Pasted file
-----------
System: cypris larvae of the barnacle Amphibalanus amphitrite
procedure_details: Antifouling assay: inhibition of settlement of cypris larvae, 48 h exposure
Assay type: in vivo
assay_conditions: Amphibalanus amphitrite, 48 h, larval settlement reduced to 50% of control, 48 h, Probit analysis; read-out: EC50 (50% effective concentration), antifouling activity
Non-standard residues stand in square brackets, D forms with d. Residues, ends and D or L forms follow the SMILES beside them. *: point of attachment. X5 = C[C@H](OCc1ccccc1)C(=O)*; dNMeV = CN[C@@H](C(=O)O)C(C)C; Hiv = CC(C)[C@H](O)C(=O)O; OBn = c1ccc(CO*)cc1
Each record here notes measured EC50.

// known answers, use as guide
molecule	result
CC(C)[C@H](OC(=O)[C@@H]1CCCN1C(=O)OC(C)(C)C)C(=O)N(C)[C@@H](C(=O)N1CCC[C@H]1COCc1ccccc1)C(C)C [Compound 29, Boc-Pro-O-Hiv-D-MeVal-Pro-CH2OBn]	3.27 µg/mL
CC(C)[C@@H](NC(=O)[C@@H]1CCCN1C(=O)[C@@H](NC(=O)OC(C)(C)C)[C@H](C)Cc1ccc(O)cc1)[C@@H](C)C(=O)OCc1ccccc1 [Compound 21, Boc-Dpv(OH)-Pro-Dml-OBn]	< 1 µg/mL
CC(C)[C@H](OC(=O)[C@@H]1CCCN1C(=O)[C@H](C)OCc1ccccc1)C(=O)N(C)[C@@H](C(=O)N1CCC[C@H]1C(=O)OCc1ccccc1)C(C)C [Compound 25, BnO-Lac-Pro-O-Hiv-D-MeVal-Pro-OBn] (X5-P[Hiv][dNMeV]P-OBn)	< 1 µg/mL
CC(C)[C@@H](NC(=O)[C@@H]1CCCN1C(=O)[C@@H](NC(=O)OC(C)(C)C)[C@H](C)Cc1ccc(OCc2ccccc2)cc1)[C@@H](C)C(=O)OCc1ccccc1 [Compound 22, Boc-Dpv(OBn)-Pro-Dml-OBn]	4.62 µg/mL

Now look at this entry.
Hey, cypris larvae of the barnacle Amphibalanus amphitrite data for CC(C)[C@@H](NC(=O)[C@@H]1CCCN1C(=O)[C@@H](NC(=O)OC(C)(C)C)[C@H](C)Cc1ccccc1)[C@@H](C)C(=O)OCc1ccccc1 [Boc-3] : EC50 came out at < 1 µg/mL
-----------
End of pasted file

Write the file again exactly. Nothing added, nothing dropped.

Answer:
System: cypris larvae of the barnacle Amphibalanus amphitrite
procedure_details: Antifouling assay: inhibition of settlement of cypris larvae, 48 h exposure
Assay type: in vivo
assay_conditions: Amphibalanus amphitrite, 48 h, larval settlement reduced to 50% of control, 48 h, Probit analysis; read-out: EC50 (50% effective concentration), antifouling activity
Non-standard residues stand in square brackets, D forms with d. Residues, ends and D or L forms follow the SMILES beside them. *: point of attachment. X5 = C[C@H](OCc1ccccc1)C(=O)*; dNMeV = CN[C@@H](C(=O)O)C(C)C; Hiv = CC(C)[C@H](O)C(=O)O; OBn = c1ccc(CO*)cc1
Each record here notes measured EC50.

// known answers, use as guide
molecule	result
CC(C)[C@H](OC(=O)[C@@H]1CCCN1C(=O)OC(C)(C)C)C(=O)N(C)[C@@H](C(=O)N1CCC[C@H]1COCc1ccccc1)C(C)C [Compound 29, Boc-Pro-O-Hiv-D-MeVal-Pro-CH2OBn]	3.27 µg/mL
CC(C)[C@@H](NC(=O)[C@@H]1CCCN1C(=O)[C@@H](NC(=O)OC(C)(C)C)[C@H](C)Cc1ccc(O)cc1)[C@@H](C)C(=O)OCc1ccccc1 [Compound 21, Boc-Dpv(OH)-Pro-Dml-OBn]	< 1 µg/mL
CC(C)[C@H](OC(=O)[C@@H]1CCCN1C(=O)[C@H](C)OCc1ccccc1)C(=O)N(C)[C@@H](C(=O)N1CCC[C@H]1C(=O)OCc1ccccc1)C(C)C [Compound 25, BnO-Lac-Pro-O-Hiv-D-MeVal-Pro-OBn] (X5-P[Hiv][dNMeV]P-OBn)	< 1 µg/mL
CC(C)[C@@H](NC(=O)[C@@H]1CCCN1C(=O)[C@@H](NC(=O)OC(C)(C)C)[C@H](C)Cc1ccc(OCc2ccccc2)cc1)[C@@H](C)C(=O)OCc1ccccc1 [Compound 22, Boc-Dpv(OBn)-Pro-Dml-OBn]	4.62 µg/mL

Now look at this entry.
Hey, cypris larvae of the barnacle Amphibalanus amphitrite data for CC(C)[C@@H](NC(=O)[C@@H]1CCCN1C(=O)[C@@H](NC(=O)OC(C)(C)C)[C@H](C)Cc1ccccc1)[C@@H](C)C(=O)OCc1ccccc1 [Boc-3] : EC50 came out at < 1 µg/mL